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Paddy Maguire

Service Delivery Manager, C2k, Northern Ireland
Patrick J. Maguire B.A., Dip Ed., D.I.C.E., a graduate of Queens University, Belfast has 38 years experience in education in N. Ireland. He was a secondary school teacher for 22 years, for 15 of which he was Deputy Head. He has worked in curriculum development and as a Department of Education inspector. In 1994 he became Support Manager for the Computerised Local Administration System for Schools (CLASS) project, in one of N. Ireland’s five Education and Library Board (ELB) areas. When CLASS was subsumed into C2k in 2000, he was appointed Services Delivery Manager. In this role, he has responsibility for C2k support and training across N. Ireland’s schools and is one of the six members of the Management Board.

(C2k is responsible for the provision of an information and communications technology (ICT) managed service to all schools in Northern Ireland.)
  • Northern Ireland: Empowering Schools for eLearning   |   Kongres ITAPA 2006

    Over the past six years Northern Ireland has taken a brave step forward with significant public expenditure on private sector partnerships to deliver ICT managed services to all its schools. An educational network has been established whereby every child has equitable access to relevant and exciting educational content using the latest technology, both within and outside school; where school managers no longer have to worry about making ICT purchasing decisions and where teachers can be sure of the availability and reliability of ICT in the classroom. The stage is set for a radical implementation of elearning, using the managed learning environment (MLE), LearningNI, to facilitate collaborative online learning in the education community.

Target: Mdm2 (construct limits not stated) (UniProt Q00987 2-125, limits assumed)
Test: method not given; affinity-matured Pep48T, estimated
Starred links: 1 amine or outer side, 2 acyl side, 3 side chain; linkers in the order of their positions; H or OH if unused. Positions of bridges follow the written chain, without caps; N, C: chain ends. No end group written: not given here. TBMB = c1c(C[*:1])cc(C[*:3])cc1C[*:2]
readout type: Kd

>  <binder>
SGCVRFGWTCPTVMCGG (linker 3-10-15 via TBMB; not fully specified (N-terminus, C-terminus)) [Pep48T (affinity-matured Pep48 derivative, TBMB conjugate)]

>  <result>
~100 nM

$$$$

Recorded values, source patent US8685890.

Today, every school in Northern Ireland has a local area network (LAN). Workstations, distributed across the classrooms, give access to a wide range of appropriate curricular software. Printers, projectors and other peripheral devices are commonplace. All are part of a managed service, whereby maintenance and problem-solving are the responsibility of the private sector. The platform is consistent across all schools, irrespective of location or type.

    All users of the 45,000 computers have safe and secure Internet access through a wide area network (WAN), with 2mb broadband links. All teachers have filtered email accounts and these are also available to pupils, at the discretion of their schools’ principals. Every teacher and pupil has a unique username which gives access to LAN and WAN resources from any Internet connection outside school. After several months of innovative pilot work, which suggests that the rich functionality has great potential for elearning and online collaborative working, the implementation of a MLE, LearningNI, is now underway. Over the coming years we expect this technology to provide real collegiality, with schools working together in partnership, not just with other schools, but with other kinds of institutions; not only within Northern Ireland but across Europe and the wider world. Significant progress has already been made, in a relatively short time.
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